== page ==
Master Jacopo di Niccolo of the Shire of Steltonwald passed away on February 12, A.S. LV, while recovering from open heart surgery. He was 72.
Master Jacopo was a familiar figure to the archers of the Society. His prowess as an archer was renowned, as was his making of high-quality arrows. But he was especially beloved for his teaching of archery and his wry sense of humor. Jacopo’s guidance is behind many of the finest archers of Ӕthelmearc, including the first Youth Ludicrous Bowman in the Society, Lady Ghalyla bint Joseph, who is protégé to his wife, Mistress Ysabel Graver.
Along with Mistress Ysabel, Master Jacopo was a driving force in the Canton, now Shire of Steltonwald. He served as Canton Archery Marshal and was regularly on staff for both the Steltonwald event called Archers to the Wald and Ӕthelmearc War Practice, often at troll and on the archery range. He served as Kingdom Archery Scorekeeper, and later as Kingdom Captain-General of Archers, stepping down in A.S. 41.
THLord Aidan Gunn, Seneschal of Steltonwald, announced Master Jacopo’s passing and said “Many in our fair Kingdom knew him. As an archer, teacher, mentor, brother and above all as a friend. He will be greatly missed by us all.” He later reminisced, “Back in 2001, I went to my first big event. It was Blackstone Raids. We were up early and wandering around when we noticed a bunch of people at the archery range. We wandered over and some of the archers started chatting with us while they warmed up for something called a 7 Pearls Tournament, whatever that was…
Over walks Joc. He starts chatting and decides to warm up. His first arrow drilled a pop bottle at 40 yards! That was his only warm up shot. Needless to say, he won for the BMDL. When I congratulated him later, which was a huge step for me because I was rather shy (stop laughing), he was very humble and gracious [saying] “ Even a blind squirrel finds a nut now and then.”
A week or so later, I found out he was Captain of Archers for Steltonwald and held a regular practice. I started attending and over time he went from being my teacher to my friend, and then a second father, helping me along so many rough spots and encouraging me to grow.”
Master Anias Fenne posted on Facebook: “From my very first moments in the SCA, he was one of the kindest, most encouraging, most affable people I’ve known. For 25 years he never stopped encouraging me, pushing me to do more, making me laugh, and being my friend. So many late night conversations over a beer. So many early morning conversations over a coffee. So many laughs on the range. So many funny thank you cards in the mail every time I made a commission for him… The SCA and the rest of the world just got a little dimmer for me, and I know I’m not the only one. I’m really going to miss you.”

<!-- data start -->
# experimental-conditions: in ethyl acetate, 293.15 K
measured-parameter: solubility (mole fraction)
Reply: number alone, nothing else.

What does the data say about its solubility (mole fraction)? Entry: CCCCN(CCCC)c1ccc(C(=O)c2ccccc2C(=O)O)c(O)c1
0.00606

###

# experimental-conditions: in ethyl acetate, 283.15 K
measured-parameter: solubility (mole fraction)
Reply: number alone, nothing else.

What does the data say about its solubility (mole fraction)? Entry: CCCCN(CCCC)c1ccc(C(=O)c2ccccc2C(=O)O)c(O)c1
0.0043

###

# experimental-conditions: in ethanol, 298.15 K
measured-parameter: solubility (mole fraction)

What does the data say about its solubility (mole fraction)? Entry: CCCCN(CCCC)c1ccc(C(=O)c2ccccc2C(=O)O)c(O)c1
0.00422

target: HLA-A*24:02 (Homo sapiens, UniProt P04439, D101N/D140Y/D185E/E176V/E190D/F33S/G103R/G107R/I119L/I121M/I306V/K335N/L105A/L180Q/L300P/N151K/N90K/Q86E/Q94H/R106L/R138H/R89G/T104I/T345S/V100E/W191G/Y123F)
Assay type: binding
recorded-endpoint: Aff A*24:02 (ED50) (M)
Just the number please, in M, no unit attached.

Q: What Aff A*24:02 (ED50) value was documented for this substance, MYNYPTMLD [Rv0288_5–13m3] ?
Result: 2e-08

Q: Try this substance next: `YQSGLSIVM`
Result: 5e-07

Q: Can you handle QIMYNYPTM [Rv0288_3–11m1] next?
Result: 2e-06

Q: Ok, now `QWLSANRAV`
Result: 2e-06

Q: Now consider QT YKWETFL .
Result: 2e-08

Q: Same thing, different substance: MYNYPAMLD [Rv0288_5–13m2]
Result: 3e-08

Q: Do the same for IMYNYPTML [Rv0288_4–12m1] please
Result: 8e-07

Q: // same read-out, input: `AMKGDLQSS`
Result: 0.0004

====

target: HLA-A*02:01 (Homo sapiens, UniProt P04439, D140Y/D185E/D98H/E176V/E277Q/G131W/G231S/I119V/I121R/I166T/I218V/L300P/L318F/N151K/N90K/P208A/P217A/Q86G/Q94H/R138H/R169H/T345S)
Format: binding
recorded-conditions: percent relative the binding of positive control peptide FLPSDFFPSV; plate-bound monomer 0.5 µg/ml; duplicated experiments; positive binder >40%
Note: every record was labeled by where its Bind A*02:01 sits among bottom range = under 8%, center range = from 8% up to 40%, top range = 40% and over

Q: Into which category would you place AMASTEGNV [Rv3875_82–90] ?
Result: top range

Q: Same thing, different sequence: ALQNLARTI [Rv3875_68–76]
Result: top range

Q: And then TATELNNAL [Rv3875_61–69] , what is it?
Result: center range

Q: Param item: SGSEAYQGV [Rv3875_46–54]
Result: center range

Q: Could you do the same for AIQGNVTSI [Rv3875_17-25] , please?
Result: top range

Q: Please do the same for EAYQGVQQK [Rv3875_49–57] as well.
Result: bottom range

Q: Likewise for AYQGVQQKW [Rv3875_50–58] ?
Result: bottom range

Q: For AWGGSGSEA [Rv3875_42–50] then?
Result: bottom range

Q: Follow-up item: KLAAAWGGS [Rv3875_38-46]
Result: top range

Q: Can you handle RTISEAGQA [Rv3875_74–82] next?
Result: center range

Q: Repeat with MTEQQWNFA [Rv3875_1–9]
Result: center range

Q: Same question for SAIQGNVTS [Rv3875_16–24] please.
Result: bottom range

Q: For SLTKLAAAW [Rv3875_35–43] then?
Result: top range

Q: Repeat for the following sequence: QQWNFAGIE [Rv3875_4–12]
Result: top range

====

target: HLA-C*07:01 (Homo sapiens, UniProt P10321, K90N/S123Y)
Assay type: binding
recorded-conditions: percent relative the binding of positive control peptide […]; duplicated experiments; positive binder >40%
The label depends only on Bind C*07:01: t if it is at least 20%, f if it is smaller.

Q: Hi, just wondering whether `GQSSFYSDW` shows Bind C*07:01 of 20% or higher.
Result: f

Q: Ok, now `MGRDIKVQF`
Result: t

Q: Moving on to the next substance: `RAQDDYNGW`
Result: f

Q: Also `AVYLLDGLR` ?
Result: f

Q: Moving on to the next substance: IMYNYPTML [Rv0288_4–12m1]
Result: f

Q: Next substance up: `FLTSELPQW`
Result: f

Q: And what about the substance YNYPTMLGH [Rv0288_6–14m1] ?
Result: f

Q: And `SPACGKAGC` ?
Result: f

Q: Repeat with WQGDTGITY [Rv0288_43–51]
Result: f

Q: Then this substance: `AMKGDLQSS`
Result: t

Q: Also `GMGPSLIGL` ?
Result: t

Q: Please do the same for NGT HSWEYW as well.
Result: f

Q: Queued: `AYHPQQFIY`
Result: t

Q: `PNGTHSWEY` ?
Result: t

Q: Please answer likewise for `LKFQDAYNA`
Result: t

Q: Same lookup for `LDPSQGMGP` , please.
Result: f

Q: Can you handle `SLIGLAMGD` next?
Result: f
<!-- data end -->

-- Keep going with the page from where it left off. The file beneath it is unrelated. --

Master Denys the Decadent, Companion of the Scarlet Guard, said “My thoughts of Jacopo are two-fold: first, his teaching of archery to others. He took many under his wing and shared his knowledge, assisting, training and teaching. Second, has been the honor of shooting along side him on the archery line in competition. He had wonderful skills and enjoyed the sport. I will miss his smile.”
Master Jacopo was one of the most skilled archers Ӕthelmearc as ever had. He was recognized as a Grandmaster Bowman (scoring a Royal Round average of at least 100) by King Cygnus and Queen Dorinda in A.S. 34, and became a Ludicrous Bowman in A.S. A.S. 49. Ludicrous Bowman is an unofficial rank given to archers with Royal Round scores of 120 or more, because the first time someone scored that high, a friend said “That’s ludicrous!” A very select cadre of archers in the Society have reached this pinnacle of skill. He also held the highest score for longbow in the entire Society in the Gwyntarian Winter Challenge of A.S. 46, at 208 points. He served as Kingdom Archery Champion at least twice, most recently in A.S. 52, and was a member of the Kingdom’s Archery Champions’ team at Pennsic many times, including a stint as team Captain.
Master Ambrosius MacDaibhidh, also a Companion of the Scarlet Guard, recalls “When I think about Jacopo, I think about one word, “consistency.” Consistency as evidenced throughout his life and well documented by the ranks that he attained within the SCA and without.
The Jacopo I knew consistently exhibited sound judgment, reliability, trustworthiness, technical prowess, and the ability to pass along wisdom as a mentor. It is obvious that I’m not the only one who saw these qualities – Jac’s induction into the Order of the Scarlet Guard, his Elevation to the Peerage as a Master of the Pelican, and his Navy rank of Senior Chief Petty Office are all testaments to the fact that others were able to see these consistencies as well.
I remember a humbling demonstration of his technical prowess when he borrowed my bow and struck a certain mark before any of the rest of us could zero in on it. His jocular response was that anyone who claims to be an archer should be able to shoot whatever bow is at hand.